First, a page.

Our games, ourselves
$32,000 buys you a lot of video games, but not happiness.
It’s fair to say that Chris Kooluris is obsessed. Though as a professional marketer he doesn’t fit the traditional profile of a geek, the 37-year-old Kooluris has spent $32,000 outfitting a small bedroom in his home into the world’s best retro arcade, complete with bubble-gum machines. His collection includes $3,000 arcade cabinet versions of hit games like Donkey Kong and Ms. Pac-Man (for the ladies, he says).
A fascinating Wired story tracks the development of this shrine to video-game history. Kooluris grew up playing arcade games, especially Street Fighter II. He even got a copy of the game at home as a kid. He was compelled to recreate some of his childhood fascination in the home arcade, a plan that his girlfriend supported—at least at first.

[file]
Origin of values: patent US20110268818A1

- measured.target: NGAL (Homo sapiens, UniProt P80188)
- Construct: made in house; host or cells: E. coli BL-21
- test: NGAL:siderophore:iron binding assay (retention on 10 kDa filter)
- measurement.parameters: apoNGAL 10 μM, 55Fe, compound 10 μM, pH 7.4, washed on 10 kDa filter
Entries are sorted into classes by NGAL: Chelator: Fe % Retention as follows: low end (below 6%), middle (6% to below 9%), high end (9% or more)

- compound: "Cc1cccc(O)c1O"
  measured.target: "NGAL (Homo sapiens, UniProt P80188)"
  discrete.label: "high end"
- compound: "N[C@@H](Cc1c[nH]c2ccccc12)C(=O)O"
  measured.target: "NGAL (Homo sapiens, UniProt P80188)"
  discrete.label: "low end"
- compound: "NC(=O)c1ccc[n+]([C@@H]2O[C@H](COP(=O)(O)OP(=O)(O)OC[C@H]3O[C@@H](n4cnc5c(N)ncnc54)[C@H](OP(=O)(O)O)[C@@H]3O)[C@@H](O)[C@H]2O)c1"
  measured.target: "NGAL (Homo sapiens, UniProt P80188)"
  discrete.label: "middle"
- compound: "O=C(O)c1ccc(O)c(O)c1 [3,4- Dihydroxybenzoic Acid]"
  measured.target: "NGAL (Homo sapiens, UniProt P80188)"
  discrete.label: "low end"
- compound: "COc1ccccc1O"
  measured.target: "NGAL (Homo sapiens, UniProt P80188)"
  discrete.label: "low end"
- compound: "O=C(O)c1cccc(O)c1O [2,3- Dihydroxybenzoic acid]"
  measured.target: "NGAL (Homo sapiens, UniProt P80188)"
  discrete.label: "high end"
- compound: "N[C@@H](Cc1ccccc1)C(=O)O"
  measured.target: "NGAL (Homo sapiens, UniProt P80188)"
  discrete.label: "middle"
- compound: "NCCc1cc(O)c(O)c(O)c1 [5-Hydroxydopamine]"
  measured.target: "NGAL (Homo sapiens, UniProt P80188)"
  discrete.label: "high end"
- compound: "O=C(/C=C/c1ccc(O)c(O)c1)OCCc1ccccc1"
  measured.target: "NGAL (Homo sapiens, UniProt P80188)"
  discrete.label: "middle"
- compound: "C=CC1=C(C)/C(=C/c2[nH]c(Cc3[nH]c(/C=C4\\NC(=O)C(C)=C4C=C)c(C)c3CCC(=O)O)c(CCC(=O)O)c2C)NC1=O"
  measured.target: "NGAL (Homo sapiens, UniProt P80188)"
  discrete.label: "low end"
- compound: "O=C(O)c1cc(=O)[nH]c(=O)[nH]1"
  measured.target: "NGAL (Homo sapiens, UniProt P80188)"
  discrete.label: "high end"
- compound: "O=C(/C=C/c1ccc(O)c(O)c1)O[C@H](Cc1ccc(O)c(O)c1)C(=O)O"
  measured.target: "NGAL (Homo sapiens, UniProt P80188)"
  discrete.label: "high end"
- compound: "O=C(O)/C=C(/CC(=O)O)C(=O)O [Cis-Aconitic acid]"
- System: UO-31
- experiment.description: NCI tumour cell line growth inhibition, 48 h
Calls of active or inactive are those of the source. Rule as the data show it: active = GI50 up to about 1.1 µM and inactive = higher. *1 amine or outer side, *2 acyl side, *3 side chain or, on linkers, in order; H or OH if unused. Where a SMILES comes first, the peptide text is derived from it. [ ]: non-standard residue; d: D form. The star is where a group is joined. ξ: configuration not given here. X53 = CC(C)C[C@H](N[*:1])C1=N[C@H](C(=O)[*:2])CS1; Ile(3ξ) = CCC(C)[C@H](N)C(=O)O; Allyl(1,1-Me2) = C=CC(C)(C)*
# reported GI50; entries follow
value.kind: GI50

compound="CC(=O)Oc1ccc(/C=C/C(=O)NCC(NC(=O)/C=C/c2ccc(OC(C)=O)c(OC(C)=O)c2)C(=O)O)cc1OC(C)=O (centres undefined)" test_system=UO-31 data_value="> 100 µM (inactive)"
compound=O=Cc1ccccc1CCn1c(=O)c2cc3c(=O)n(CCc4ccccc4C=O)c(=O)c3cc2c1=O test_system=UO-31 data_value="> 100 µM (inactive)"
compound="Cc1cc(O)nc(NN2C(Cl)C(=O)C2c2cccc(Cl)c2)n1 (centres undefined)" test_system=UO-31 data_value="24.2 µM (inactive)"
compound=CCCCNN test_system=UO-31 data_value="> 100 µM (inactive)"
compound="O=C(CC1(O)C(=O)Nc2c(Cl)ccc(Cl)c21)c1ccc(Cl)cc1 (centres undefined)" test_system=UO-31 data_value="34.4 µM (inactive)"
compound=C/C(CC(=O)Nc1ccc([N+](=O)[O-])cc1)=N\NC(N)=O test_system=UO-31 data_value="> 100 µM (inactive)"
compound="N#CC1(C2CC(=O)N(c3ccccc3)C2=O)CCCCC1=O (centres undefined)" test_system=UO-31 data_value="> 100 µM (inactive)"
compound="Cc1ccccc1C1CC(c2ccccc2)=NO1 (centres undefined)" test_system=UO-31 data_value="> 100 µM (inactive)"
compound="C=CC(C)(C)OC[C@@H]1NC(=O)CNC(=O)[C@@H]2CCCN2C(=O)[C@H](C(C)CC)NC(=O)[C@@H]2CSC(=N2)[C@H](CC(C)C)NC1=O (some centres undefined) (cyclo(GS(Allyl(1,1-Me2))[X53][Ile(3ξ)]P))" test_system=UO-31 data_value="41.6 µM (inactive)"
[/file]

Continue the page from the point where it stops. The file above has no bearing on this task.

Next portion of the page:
Kooluris got engaged to his girlfriend, but as the arcade took over his life, she was pushed away, and eventually broke things off. He got what he was looking for in video games, but not in love. Then the video games began to sour as well, with support from fan forums waning. When the story ends, Kooluris has just spent his highest amount ever for an individual game—$6,725—but on a pinball machine, which seems to be slated for his new obsession.
In many ways, this is the story of fandom. Being obsessed with a particular video game, or comic, or superhero, is less a concern about the wider culture and more a pursuit of something within ourselves. Video games might capture that elusive sense of play and creativity found in childhood, harder to come by in real life. Of course, that fix is only temporary.